The pandemic affects all the people (pan demos, in ancient Greek) and especially those who live in cities. Wuhan, Milan, Paris, London, Madrid, New York, Mumbai, Sao Paulo: all dense and polluted global economic hubs. It is there that the contagion circulates more than elsewhere thanks to contact. The “with” that holds us together is translated into a “dis”-value, requires a physical “dis”-tance. Was Bruno Taut right to write The Dissolution of Cities one hundred years ago?
Taut, who knew a lot about social housing (he led the construction of the beautiful workers’ houses in Berlin, the semi-circular siedlungen, in the 1920s), in his visionary work proposed work cooperatives, decentralised production in units scattered throughout the region, circular economy and multifunctional agriculture in greenhouses, ecological housing and water, wind and solar energy. It already seems like an ecological manifesto a century ahead of its time. However, these models were then developed for wealthy and educated elites, while the state of the megalopolises suburbs and the depopulated territories worsened. The innovation brought by Taut, quality neighbourhoods for out-of-town workers, is completely lacking. If the social demand remains unmet, it will explode.
In the first days of the Covid-19 emergency, the city of Chicago launched a programme to help homeless families: it planned to help 2,000 families, 83,000 responded. In the United States, the Census Bureau (July 2020) shows that about one third out of 71 million rented families claimed they would not be able to pay the next monthly instalment: millions of Americans are expected to lose their homes.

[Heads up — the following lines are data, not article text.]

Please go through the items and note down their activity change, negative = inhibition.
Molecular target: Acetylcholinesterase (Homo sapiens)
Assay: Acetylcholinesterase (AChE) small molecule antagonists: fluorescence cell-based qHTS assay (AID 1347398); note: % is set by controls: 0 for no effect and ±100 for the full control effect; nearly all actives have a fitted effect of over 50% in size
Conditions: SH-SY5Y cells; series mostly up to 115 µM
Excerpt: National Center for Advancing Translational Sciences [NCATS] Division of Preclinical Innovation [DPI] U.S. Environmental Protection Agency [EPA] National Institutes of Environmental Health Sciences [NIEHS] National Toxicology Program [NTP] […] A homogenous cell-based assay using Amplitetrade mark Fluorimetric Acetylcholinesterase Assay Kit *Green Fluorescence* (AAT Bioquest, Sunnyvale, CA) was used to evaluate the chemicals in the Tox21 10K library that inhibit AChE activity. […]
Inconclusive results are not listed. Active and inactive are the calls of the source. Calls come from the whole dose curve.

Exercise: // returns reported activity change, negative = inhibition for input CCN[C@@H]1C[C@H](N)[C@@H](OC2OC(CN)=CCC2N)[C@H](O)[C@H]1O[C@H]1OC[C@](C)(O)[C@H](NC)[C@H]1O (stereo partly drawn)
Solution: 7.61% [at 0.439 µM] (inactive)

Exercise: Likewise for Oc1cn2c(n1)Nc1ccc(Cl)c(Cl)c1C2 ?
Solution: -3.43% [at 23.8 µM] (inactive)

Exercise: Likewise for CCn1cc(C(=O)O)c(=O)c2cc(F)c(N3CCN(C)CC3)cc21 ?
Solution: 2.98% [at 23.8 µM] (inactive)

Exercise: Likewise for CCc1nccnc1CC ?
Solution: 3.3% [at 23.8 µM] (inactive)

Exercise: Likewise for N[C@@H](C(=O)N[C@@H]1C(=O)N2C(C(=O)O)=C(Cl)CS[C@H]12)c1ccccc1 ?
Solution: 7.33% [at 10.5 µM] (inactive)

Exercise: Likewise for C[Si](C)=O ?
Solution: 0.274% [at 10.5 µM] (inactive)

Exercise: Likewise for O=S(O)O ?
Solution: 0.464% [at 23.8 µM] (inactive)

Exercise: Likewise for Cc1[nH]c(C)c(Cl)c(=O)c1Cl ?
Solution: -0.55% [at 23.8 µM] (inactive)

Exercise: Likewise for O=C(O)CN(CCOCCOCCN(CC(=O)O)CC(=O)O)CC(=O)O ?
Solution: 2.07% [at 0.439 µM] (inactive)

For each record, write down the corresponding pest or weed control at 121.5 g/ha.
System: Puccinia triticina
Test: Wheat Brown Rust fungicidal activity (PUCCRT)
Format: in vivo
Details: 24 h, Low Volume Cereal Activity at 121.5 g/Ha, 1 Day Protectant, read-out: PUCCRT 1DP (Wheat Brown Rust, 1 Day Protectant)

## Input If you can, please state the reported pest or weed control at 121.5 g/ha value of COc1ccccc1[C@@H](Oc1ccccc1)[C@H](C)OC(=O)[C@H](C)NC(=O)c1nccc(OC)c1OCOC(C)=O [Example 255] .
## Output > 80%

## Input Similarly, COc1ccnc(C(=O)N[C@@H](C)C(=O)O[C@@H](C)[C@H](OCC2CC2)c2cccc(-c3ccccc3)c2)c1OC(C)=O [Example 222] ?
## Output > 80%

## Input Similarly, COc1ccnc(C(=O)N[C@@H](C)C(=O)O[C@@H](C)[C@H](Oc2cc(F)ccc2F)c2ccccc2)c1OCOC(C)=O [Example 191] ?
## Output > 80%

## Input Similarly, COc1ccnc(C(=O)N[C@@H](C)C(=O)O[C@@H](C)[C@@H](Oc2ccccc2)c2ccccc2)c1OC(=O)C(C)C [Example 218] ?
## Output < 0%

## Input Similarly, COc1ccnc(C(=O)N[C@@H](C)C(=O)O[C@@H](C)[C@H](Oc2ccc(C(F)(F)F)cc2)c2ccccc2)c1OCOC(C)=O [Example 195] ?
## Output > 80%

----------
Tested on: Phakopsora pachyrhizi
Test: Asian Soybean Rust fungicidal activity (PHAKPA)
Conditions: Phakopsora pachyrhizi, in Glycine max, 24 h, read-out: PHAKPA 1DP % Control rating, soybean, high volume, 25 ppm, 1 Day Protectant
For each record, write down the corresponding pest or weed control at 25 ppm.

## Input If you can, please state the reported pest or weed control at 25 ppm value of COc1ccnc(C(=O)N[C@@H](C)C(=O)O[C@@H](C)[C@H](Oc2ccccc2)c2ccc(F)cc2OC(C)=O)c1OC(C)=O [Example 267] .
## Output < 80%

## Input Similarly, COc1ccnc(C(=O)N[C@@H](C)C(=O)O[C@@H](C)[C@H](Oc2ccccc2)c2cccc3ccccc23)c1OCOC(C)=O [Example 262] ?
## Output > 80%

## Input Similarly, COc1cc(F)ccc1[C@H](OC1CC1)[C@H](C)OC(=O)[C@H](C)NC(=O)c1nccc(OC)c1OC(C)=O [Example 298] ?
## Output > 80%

The ENI Enrico Mattei Foundation deals with sustainable development and decarbonisation in 2050, that is why it has promoted international research in 20 cities all around the world, entitled “What is the future for the cities after Covid-19”.
The research was carried out thanks to the responses of experts from each city, a professors’ panel of urban planning, economics, sociology, geography from leading universities, directors of research centres in Bangalore in India or Accra in Ghana, investment funds in Saudi Arabia and representatives of international organisations based in cities such as Tunis or Beirut.
The picture that emerges is very complex and the unexpected results have been many: the main one is that there has been convergence on common trends from cities as different as Western, Eastern and Southern cities. Cities emerge as the solution, not the problem originated by the pandemic, and so different parts of the world agreed on a concept of “augmented city”, a city increased rather than decreased by the pandemic event.
All cities, despite the big differences, show a common trend: they will become “glocal”, i.e. able to combine the global and the local. Above all, the value chains will be shortened and regionalised, with an effect of calling into question the current form taken by globalisation with regard to cities. Tourism and culture will be affected in the current fruition way, but were perhaps already unsustainable.